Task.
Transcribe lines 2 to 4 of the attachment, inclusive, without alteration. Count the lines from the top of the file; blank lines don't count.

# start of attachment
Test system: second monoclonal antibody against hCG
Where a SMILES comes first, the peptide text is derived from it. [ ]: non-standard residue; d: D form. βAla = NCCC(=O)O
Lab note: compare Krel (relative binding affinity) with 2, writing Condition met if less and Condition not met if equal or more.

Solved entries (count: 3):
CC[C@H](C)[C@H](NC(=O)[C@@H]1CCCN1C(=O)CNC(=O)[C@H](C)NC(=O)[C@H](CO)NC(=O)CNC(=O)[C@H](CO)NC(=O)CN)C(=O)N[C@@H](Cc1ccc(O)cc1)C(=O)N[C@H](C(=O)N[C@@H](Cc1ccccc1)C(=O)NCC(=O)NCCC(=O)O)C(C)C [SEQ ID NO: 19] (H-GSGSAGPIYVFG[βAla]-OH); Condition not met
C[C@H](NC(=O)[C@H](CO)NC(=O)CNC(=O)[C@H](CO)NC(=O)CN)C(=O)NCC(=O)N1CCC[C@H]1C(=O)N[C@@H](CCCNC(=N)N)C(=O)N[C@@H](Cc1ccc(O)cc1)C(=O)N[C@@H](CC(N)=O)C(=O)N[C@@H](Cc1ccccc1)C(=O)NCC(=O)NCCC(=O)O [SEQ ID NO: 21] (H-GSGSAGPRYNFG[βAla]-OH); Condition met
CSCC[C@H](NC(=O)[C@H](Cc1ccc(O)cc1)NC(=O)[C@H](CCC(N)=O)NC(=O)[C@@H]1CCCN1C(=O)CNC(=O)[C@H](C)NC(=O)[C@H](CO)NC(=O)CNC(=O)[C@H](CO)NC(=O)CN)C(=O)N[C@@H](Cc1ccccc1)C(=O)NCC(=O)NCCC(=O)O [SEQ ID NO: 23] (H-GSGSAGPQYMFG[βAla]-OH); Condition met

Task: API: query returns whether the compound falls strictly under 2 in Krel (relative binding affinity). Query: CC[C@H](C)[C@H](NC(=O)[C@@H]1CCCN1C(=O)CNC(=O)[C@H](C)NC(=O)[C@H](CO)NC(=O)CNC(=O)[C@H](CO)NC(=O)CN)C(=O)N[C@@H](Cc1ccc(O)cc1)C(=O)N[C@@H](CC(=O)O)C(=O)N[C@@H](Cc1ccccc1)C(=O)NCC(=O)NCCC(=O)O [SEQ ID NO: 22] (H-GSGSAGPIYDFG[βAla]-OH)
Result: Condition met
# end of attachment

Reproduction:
Where a SMILES comes first, the peptide text is derived from it. [ ]: non-standard residue; d: D form. βAla = NCCC(=O)O
Lab note: compare Krel (relative binding affinity) with 2, writing Condition met if less and Condition not met if equal or more.

Solved entries (count: 3):